Leverage Instagram

Instagram is a particularly effective outlet for promoting restaurants and event programs. You can post eye-catching photos multiple times a week (including proper hashtags) to maximize the opportunity these platforms provide.

If you don’t feel confident behind the lens, consider hiring a professional photographer to shoot your space. You can also ask a happy client post-event if they’re OK with you contacting their photographer to potentially include some of their event-related snaps to promote your offerings.

Consider working with a PR firm

If you’ve got the restaurant marketing budget to partner with a public relations (PR) company, it’s poised to give you a serious edge over your competition. Shop around until you find one with restaurant experience, solid media placements, and a rate that works for you. From there, you can figure out your target audience, the best places to reach them, and the right message to send out.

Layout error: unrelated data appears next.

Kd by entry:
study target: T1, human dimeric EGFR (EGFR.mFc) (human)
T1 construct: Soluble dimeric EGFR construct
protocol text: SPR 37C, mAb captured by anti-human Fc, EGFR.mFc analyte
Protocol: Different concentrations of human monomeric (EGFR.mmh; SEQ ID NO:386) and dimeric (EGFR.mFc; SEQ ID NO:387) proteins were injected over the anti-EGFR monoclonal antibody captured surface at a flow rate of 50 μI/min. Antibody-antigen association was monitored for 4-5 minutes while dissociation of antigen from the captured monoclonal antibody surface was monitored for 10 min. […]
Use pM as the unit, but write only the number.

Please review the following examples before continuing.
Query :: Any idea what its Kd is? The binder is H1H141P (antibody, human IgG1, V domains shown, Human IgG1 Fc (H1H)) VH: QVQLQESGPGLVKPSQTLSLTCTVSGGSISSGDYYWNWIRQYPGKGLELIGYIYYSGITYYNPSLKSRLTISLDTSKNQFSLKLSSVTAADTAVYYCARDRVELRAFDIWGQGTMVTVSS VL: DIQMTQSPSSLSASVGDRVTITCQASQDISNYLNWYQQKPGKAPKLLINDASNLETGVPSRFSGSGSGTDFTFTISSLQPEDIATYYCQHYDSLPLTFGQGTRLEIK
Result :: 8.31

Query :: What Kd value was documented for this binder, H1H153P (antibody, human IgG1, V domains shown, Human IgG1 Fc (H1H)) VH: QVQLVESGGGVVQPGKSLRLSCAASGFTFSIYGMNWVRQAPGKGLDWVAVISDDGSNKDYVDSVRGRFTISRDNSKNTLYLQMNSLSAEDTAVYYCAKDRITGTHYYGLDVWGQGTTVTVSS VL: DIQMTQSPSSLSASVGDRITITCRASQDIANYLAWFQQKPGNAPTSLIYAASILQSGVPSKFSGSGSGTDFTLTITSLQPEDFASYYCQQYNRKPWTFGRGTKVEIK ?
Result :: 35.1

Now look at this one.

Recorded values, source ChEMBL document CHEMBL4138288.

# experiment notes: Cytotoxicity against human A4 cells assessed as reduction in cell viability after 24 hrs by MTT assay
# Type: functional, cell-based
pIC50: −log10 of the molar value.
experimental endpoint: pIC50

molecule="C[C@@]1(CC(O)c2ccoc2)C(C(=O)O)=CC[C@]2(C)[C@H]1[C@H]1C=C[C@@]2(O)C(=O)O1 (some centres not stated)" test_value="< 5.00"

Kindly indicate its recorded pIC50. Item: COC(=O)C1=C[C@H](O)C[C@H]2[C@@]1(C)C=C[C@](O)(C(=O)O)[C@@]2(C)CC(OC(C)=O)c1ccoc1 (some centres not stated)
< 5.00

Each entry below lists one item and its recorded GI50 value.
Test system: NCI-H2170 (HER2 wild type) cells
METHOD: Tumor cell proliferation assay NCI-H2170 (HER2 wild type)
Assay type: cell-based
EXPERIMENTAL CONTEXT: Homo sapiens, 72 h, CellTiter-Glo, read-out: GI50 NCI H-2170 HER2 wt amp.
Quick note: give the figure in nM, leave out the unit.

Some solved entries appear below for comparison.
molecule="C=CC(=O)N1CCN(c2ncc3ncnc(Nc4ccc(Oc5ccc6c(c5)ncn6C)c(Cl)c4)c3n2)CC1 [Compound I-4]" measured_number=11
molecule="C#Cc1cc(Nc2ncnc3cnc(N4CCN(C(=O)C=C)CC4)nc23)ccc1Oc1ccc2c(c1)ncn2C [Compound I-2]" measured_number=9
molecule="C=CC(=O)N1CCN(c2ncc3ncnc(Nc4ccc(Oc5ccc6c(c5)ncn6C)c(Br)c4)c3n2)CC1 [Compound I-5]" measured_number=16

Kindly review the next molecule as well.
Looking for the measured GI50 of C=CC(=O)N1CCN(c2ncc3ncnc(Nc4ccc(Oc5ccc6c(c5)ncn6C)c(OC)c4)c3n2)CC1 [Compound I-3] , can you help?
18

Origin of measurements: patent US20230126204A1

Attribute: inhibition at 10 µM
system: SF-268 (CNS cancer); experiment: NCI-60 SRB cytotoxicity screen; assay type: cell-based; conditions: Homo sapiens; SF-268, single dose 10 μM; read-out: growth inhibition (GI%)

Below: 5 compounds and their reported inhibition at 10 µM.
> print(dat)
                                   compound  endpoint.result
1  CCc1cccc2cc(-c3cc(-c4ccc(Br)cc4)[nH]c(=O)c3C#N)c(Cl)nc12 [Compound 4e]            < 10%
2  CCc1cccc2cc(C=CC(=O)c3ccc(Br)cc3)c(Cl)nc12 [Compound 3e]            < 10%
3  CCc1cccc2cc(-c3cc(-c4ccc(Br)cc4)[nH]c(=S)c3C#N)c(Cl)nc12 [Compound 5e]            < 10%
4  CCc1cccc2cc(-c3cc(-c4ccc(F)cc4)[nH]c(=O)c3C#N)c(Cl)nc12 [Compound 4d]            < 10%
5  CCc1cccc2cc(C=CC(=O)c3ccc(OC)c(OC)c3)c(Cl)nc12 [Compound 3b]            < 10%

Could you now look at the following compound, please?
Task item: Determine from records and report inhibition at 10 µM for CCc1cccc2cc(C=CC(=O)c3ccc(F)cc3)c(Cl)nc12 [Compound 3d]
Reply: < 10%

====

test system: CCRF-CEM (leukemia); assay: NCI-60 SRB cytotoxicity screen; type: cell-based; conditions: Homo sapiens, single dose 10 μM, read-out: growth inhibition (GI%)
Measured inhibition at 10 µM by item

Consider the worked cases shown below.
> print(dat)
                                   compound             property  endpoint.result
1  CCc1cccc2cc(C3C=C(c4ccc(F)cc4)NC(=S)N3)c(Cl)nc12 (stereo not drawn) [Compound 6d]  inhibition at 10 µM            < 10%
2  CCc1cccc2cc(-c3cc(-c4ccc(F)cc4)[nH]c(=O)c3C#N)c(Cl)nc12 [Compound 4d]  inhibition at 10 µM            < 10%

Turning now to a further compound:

While PR teams often do most of the heavy lifting, you’ll want to designate someone (or yourself) on your team who will handle communications, approve quotes, and provide collateral as needed.

 

Now that you know how to advertise your restaurant, request a live tour to see how Gather can help your restaurant business (and your bottom line) grow.

Caroline Cox
Content Marketing Manager

Caroline Cox is Gather's Content Marketing Manager. She spends her time crafting blogs, thought leadership pieces, case studies, social media content and more, helping empower restaurants and other event venues to streamline their planning process and grow their events programs with success.